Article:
AN AVERAGE household can now expect to pay a quarter of a million pounds in income tax over its lifetime, according to research out today from the Taxpayers’ Alliance.
Once £101,000 in VAT has been added, as well as taxes including national insurance contributions and council tax, total payments to the state amount to £656,000.
The total, made using 2009-10 data, is up from £600,000 five years earlier.
The top 20 per cent of households by income can now expect to pay an average of £1.3m, while the lowest fifth pay £235,000 each.
The report comes after a week in which Deputy Prime Minister Nick Clegg pushed for the income tax threshold to be raised after the next election to take minimum wage-earners out of the tax altogether.
The bottom 20 per cent are the hardest hit by VAT and council tax, which take £57,000 and £55,000 each.
On an annual basis, the poorest households – with an average income of £11,730 – pay £4,688, mainly made up of indirect taxes.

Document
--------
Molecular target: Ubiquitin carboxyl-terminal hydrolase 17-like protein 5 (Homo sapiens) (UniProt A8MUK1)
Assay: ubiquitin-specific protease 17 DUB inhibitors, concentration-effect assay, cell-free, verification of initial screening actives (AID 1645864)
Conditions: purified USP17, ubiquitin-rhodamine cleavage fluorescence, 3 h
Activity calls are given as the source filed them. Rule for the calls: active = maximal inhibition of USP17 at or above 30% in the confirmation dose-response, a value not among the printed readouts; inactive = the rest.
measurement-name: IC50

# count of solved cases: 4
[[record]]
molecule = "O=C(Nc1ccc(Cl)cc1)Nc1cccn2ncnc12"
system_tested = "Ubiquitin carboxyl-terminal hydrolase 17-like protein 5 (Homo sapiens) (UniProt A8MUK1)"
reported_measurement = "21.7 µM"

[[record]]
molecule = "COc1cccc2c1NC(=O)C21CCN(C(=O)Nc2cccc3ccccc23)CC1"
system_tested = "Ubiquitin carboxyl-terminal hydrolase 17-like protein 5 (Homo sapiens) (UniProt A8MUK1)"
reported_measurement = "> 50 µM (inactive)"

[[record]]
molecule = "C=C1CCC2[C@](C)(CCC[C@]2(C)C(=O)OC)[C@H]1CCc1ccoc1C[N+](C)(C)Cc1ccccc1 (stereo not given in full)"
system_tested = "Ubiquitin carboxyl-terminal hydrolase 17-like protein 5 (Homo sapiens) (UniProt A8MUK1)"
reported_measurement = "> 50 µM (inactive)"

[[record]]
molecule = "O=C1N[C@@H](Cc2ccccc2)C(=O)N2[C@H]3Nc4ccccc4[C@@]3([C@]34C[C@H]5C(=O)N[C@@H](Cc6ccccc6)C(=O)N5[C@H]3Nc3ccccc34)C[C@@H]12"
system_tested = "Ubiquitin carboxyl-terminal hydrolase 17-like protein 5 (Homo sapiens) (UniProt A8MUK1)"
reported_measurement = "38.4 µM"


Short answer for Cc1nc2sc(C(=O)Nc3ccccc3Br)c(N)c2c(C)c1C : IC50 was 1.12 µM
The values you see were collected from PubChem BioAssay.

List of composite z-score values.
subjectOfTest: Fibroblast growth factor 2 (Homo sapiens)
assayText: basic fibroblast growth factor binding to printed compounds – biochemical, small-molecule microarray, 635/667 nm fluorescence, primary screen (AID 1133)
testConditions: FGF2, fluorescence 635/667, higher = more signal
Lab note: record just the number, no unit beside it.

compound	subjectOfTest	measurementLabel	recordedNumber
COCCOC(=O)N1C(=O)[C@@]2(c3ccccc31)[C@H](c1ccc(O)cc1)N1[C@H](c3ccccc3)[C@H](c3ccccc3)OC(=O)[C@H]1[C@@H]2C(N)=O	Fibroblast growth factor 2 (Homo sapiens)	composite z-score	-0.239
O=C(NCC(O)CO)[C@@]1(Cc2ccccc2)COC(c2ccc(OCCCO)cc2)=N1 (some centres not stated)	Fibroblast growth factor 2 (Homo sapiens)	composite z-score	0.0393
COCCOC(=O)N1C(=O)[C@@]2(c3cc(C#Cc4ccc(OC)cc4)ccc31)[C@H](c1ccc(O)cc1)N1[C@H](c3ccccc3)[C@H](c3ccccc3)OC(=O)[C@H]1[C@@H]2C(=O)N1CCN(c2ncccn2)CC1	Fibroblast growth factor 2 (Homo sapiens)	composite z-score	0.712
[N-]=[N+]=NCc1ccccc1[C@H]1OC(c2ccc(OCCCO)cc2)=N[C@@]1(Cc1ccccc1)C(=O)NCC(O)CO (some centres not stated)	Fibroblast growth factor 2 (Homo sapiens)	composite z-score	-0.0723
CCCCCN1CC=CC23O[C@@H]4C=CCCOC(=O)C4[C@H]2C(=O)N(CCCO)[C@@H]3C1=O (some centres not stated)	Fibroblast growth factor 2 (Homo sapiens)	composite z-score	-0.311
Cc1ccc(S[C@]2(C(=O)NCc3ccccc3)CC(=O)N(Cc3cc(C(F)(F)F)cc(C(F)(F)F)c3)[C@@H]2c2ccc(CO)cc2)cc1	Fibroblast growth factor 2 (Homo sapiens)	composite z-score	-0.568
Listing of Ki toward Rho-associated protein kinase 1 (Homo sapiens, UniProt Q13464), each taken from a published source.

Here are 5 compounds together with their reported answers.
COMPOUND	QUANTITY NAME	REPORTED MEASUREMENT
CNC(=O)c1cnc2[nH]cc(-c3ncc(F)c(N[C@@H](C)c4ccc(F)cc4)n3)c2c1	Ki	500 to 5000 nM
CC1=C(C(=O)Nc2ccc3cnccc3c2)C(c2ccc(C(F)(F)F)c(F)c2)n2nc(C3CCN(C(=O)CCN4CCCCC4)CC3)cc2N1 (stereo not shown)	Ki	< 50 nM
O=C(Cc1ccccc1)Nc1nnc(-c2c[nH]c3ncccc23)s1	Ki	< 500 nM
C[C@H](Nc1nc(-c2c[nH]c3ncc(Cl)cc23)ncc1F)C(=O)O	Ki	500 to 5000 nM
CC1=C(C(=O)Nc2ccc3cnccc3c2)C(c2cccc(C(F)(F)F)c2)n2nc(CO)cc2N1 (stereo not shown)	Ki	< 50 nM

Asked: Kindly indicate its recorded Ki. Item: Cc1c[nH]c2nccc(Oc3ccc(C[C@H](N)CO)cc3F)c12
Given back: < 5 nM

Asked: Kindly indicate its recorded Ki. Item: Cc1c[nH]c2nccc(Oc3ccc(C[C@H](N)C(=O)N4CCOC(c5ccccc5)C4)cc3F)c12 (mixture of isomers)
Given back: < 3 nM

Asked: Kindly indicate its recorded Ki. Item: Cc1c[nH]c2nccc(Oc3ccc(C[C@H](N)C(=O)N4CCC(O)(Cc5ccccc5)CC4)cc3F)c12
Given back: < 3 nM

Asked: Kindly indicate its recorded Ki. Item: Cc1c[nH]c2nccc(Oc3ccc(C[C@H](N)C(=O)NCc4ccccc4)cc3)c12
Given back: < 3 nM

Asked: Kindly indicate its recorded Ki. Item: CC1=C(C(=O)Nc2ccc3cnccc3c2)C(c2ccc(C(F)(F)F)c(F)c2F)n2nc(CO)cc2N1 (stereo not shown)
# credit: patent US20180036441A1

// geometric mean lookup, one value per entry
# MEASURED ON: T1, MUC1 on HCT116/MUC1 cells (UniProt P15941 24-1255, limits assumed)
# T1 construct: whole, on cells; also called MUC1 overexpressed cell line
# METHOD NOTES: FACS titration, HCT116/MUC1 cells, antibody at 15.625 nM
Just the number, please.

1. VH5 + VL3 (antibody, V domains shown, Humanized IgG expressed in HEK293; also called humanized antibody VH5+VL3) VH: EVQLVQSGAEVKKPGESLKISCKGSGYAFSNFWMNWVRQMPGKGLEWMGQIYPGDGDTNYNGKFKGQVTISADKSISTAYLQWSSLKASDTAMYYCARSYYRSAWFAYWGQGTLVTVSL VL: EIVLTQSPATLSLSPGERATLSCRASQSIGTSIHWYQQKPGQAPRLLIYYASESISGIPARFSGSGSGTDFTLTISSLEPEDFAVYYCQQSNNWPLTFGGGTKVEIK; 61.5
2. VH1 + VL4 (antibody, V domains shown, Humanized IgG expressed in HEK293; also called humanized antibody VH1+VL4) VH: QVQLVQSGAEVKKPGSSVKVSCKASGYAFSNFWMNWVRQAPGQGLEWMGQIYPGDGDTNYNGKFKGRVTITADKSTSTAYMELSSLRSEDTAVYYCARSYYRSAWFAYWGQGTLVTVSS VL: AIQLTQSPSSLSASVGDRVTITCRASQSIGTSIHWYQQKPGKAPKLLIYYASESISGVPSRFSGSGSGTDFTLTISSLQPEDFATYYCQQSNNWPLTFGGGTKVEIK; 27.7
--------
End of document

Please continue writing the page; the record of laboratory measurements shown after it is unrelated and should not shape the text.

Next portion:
The richest fifth, earning an average of £79,888, pay £29,995 per year, mainly through direct taxes on income.
In retirement, the bottom fifth pay £3,175 per year and the top 20 per cent pay £9,459 annually.
“Households in the UK now pay an incredible amount in tax over a lifetime, handing over a hefty slice of their income,” said the Taxpayers’ Alliance’s Matthew Sinclair.
“The Chancellor needs to deliver a tax cut in the Budget, to ease the burden and help the economy to grow. Simpler, fairer taxes can decrease the lifetime tax bill for households and leave everyone with more of their own money.”
According to “Tax Freedom Day” calculations, taxpayers will work from 1 January to 26 July to pay for the cost of government and regulation – effectively 206 days of the year before they can start earning for themselves.